What you should know about Swiss style graphic design

Swiss style graphic design, which is also often referred to as International Typographic Style or International Style, is a design movement which emerged during the 1950’s in Switzerland.


It is more than likely you encounter and engage with Swiss style graphic design every day. Ever since its emergence it has arguably become the most important and prevalent graphic design style of the twentieth century. It has spread throughout the world and continues to inspire artists and designers every single day.


The History

The first graphic design schools were established in the 19th century as the Applied Arts began to strive to distinguish themselves from the Fine Arts. The desire for the independence of design was strongest in German-speaking countries across Europe. This was especially true for Switzerland, who remained neutral during the second world war. Due to Switzerland’s neutrality it became a haven for intellectuals, as well as became a meeting point for ideas from many different places, such as Holland, Russia, Germany, and England.


The movement of Swiss style graphic design began at two Swiss schools. The first being Kunstgewerbeschule in Zurich. This art and design institute was led by the influential Josef Müller-Brockmann. The second school involved in the development of Swiss style graphic design was Allgemeine Gewerbeschule in Basel, which was led by Armin Hofmann.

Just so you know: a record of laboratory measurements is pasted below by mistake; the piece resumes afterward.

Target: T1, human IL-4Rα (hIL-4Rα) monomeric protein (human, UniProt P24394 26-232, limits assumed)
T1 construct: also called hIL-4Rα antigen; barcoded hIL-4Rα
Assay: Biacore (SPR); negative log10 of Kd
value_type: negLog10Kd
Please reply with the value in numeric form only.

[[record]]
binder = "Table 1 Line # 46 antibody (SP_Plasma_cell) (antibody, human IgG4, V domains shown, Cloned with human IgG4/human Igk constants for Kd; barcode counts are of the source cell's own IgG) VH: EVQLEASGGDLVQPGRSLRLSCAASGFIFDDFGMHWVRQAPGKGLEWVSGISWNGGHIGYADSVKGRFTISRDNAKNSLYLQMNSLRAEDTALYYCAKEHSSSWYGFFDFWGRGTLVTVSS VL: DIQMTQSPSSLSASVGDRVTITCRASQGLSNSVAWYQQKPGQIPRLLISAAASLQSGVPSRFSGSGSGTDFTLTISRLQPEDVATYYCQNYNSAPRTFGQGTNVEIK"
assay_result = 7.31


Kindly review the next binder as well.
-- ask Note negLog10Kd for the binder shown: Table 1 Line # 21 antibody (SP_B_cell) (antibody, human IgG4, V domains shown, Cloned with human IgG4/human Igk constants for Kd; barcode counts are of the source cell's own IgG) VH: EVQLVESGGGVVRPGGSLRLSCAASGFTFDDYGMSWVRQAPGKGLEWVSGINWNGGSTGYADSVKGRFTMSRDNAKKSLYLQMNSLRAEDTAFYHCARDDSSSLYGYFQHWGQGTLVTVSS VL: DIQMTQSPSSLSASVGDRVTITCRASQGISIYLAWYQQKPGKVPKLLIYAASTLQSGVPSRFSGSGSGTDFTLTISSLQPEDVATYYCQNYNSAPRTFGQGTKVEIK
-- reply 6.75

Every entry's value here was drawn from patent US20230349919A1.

Students at these schools were never forced to adopt a certain style but instead a respect for content through simplicity was encouraged. This became the birth of Swiss style graphic design – inspired by the modernist ideal of form following function.


Swiss style graphic design’s development was also a reaction to the ongoing Arts and Crafts movement in England and the Jugendstil (Youth Style) movement in Germany. Both theses preceding styles were very intricate, illustrative and rich in patterns and flourishes. These movements aimed to exalt the designer or artist involved which is what Swiss style graphic design rejects entirely. It instead embraces the modern and the anonymity achieved by machine-based design.


Many prior art movements are known to also have had major influence on the development of Swiss style graphic design – serving as a source of inspiration in achieving a new minimalistic and mathematical approach. The intersection of design and art during 1914 and 1939 was a major source of inspiration for Swiss style designers. The art of Suprematism and Constructivism in Russia, De Stijl in the Netherlands, and the Constructivism-inspired work of the Bauhaus in Germany became the building blocks in developing the Swiss style.